By Khaila Gentle
ALBANY, New York, Thurs. July 21, 2022
The New York State Department of Health announced on Thursday that a patient in Rockland County, New York, had contracted a case of vaccine-derived polio—the first detected case of the virus in the United States in almost a decade.
According to a release from the Department of Health, testing revealed that the patient had contracted the polio Sabin type 2 virus. This was confirmed by the US Centers for Disease Control and Prevention.
“This is indicative of a transmission chain from an individual who received the oral polio vaccine (OPV), which is no longer authorized or administered in the U.S., where only the inactivated polio vaccine (IPV) has been given since 2000,” the release said.
According to Rockland County Health Commissioner Dr. Patricia Schnabel Ruppert, the patient—an unvaccinated young adult—had begun to exhibit symptoms including weakness and paralysis over a month ago.
Health officials in the State of New York have since advised medical practitioners to be vigilant for additional cases.
There are two types of vaccines that provide immunity against the poliovirus. One is administered via injection and contains an inactivated form of the virus. The oral polio vaccine, on the other hand, contains a live but weakened form of the virus, which can, in rare cases, infect others. According to CNN Health, this occurs when that weakened strain of the virus circulates in under-immunized populations, typically those with poor sanitary conditions, and undergoes mutations that allow it to revert to a form which can cause paralysis.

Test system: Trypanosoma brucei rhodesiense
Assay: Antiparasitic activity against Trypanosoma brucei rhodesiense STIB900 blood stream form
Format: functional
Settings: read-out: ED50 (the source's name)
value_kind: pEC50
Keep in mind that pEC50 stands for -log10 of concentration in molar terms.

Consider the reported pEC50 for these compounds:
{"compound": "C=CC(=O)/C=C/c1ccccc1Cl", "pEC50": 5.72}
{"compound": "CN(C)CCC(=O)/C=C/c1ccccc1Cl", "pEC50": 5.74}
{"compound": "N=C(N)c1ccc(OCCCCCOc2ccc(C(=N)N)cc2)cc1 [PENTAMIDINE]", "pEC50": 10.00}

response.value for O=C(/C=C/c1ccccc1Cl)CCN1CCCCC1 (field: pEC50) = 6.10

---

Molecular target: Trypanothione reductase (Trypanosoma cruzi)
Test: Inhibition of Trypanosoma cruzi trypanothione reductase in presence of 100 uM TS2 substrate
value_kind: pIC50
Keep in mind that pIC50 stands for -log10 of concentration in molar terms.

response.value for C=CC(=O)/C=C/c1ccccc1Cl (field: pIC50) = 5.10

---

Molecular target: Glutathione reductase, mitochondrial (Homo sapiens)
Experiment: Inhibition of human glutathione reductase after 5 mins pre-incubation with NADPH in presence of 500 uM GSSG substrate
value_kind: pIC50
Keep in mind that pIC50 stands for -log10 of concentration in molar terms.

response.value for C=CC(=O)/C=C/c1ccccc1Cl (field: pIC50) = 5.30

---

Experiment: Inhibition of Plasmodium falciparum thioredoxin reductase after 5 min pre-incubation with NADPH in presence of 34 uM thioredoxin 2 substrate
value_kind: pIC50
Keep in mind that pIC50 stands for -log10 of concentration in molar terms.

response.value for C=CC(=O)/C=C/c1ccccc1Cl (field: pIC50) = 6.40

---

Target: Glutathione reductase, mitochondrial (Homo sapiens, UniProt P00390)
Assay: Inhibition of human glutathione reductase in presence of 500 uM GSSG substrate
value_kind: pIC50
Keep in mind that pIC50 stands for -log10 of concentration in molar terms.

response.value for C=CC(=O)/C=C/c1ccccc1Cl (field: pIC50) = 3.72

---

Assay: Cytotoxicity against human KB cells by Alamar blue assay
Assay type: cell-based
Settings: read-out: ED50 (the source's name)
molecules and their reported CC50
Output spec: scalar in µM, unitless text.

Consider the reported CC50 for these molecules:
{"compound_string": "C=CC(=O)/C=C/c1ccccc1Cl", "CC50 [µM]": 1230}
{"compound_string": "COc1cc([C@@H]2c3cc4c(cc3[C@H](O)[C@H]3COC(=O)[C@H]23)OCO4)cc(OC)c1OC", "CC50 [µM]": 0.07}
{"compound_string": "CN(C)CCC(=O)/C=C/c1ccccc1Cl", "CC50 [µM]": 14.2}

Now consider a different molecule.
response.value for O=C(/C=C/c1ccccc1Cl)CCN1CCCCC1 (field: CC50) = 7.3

The U.S discontinued the use of the oral vaccine in 2000, which led the New York State Department of Health (NYSDOH) to conclude that the identified patient had been infected by someone who had received the oral vaccine outside of the country.
Poliomyelitis, more commonly known as polio, is a viral disease that can affect the nervous system and cause muscle weakness. The virus is spread via person-to-person contact.
The polio vaccine is a part of the CDC’s required immunization schedule for all school-aged children. In its release, the NYSDOH noted that those already vaccinated are at lower risk of contracting the virus than those who are not.
“Based on what we know about this case, and polio in general, the Department of Health strongly recommends that unvaccinated individuals get vaccinated or boosted with the FDA-approved IPV polio vaccine as soon as possible,” said State Health Commissioner, Dr. Mary T. Bassett.
The CDC states that about 1 in every 4 persons infected with the virus develop flu-like symptoms such as fever, tiredness, nausea, headache, and vomiting. Additionally, 1 in 200 develop more severe symptoms such as numbness in the legs, an infection in the brain or spinal cord, and paralysis. There is no cure for the disease, and any paralysis caused by it is permanent. While symptoms can take up to a month to appear, even an asymptomatic individual can spread the virus.
Polio was eradicated in Belize in 1981. Shortly after, in 1994, the Americas were declared polio-free by the World Health Organization. This was achieved in no small part due to widespread vaccination campaigns.
According to the Ministry of Health and Wellness, Belize has managed to maintain continuous anti-polio vaccination coverage of over 95%, except for the past two years, during which coverage has decreased to 83.4% due to the COVID-19 pandemic. The Ministry advises the public to review the immunization status of children and, if not fully vaccinated, to visit a local health facility or mobile clinic for vaccination.
“Detection and reporting of cases of any acute flaccid paralysis in children under 15 years of age to the health authorities are of the utmost importance for early investigation and detection of cases,” said the ministry.